A good quality working canter will teach the horse to respond to a light leg aid. Once you have achieved that, you will be able to collect the horse without losing engagement and impulsion. In turn, that will keep the horse supple and thinking forward while waiting for your next instruction, which will enable you to ride balanced transitions in and out of the extended canter.
So, working on transitions within the canter will help to develop and strengthen your horse, make him more supple and “through,” and more sensitive to your aids.
Here’s a summary of the qualities you will need in your horse’s working canter before you can begin working on the extended canter:
The horse must move easily from a light leg aid. That will enable you to engage the horse in both upward and downward transitions so that you can keep him supple and round in his frame.
You must be able to maintain the impulsion without having to “pump” with your back and seat.
The horse must flex to both left and right reins while working evenly into both.
The horse must remain straight in the canter and during the transitions within the pace.
The horse must be relaxed and active when performing shoulder-fore and leg-yield.
The horse must work consistently in self-carriage without falling onto his forehand or relying on your hand for balance and support.
- How to Develop Self-Carriage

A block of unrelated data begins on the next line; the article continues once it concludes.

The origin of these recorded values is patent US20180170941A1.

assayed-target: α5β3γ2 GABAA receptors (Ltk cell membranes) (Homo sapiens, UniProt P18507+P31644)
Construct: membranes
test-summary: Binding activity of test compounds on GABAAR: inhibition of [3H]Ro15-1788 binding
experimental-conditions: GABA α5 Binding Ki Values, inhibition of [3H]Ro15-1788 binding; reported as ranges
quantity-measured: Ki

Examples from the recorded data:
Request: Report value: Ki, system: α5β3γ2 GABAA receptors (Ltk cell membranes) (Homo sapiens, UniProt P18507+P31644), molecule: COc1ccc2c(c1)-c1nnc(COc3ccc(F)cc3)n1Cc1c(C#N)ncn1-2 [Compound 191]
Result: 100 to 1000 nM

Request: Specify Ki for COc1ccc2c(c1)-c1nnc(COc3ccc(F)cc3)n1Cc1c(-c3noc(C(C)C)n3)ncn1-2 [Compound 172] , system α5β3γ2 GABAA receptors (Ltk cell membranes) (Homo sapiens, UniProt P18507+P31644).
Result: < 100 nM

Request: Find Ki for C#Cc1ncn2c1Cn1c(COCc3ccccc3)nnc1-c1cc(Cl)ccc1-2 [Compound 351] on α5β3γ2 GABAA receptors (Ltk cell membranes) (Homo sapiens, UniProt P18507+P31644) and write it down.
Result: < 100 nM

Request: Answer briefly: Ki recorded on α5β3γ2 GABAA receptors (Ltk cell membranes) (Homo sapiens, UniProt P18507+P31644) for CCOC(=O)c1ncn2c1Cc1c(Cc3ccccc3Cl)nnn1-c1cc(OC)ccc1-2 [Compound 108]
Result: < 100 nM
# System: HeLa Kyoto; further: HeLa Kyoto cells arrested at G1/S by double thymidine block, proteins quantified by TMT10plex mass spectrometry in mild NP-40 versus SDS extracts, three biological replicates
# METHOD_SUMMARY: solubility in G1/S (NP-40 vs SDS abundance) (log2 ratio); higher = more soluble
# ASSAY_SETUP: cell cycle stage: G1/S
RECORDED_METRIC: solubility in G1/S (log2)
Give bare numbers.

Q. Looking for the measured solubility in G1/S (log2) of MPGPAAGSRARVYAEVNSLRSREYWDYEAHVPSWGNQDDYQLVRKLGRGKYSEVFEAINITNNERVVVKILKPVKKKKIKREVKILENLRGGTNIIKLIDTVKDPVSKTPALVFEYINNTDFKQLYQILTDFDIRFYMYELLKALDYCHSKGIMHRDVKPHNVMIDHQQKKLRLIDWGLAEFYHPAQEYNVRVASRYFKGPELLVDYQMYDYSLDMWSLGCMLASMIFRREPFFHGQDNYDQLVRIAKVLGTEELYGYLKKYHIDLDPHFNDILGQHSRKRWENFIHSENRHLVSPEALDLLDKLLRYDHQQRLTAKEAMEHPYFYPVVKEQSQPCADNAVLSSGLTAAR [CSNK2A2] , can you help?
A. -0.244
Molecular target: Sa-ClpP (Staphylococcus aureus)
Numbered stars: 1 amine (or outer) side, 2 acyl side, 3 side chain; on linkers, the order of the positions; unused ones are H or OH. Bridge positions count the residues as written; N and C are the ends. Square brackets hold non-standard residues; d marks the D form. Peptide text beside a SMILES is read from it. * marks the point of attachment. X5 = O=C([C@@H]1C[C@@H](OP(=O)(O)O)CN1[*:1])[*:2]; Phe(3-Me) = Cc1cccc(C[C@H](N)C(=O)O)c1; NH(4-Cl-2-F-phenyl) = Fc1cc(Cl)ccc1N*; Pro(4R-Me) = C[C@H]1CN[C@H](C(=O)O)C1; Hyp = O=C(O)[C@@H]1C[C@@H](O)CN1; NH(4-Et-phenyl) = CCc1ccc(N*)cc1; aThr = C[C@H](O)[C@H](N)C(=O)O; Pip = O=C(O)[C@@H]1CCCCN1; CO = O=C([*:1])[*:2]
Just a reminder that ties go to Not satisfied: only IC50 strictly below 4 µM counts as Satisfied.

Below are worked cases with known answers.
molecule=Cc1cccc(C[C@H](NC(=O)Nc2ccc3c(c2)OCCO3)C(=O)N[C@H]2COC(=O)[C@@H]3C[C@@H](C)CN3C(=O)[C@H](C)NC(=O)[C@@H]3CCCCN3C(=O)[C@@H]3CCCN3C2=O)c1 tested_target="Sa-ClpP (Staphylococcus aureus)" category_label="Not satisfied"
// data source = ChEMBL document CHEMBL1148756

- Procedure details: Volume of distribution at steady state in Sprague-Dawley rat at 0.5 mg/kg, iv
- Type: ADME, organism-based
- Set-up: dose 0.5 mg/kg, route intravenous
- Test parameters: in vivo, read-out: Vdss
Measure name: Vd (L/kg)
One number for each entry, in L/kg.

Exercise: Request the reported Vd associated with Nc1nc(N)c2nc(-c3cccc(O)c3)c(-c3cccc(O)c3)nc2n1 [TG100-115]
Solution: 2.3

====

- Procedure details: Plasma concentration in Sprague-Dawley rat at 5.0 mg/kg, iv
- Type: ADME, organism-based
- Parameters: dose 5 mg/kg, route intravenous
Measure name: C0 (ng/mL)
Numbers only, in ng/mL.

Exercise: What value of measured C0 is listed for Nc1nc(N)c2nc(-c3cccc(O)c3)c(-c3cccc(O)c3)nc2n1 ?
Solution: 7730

- How to Get Your Horse off His Forehand
- How to Stop Your Horse From Leaning on the Bit
Once you are confident that your horse fulfills all the above criteria, you can start introducing him to the preparatory work for extended canter.
Preparatory work for extended canter
Don’t attempt to ride the extended canter without doing some preparatory work first.
Begin by riding in working canter on a 20-meter circle.
Ask the horse to lengthen for just a few strides, then tighten your legs around the horse’s barrel, and use your seat to collect him.
Soften your back to tell the horse to lengthen again. When you ask the horse to collect again don’t use your reins, instead, use your legs, seat, and back.
Gradually increase the number of lengthened strides until your horse can maintain the lengthening for half the circle, and then “go large.”
Now, using the whole arena, ask your horse to lengthen his canter stride for six strides and then shorten for six.
If the horse begins to lean on the contact, ask him forward again, just a little bit so that the horse thinks about accelerating, and then use a half-halt to collect him again. Try to give your half-halt at the moment when you feel the horse’s hindquarters lift.
That exercise is useful for keeping the horse ready for both upward and downward transitions, and it also helps to keep him from falling onto his forehand.
Very soon, the horse will associate “forward” with bringing his haunches more underneath him for all transitions, improving the connection and the elasticity of his strides.
Before asking your horse to lengthen his stride for the entire long side of the arena, you should practice the upward and downward transitions. That will help you to become familiar with the aids that you need to use for both transitions.
So, make it a habit to ride deep into the corners to allow yourself plenty of time to set your horse up.
The horse must learn to wait for your aids and not “motorbike” around the corner on his inside shoulder.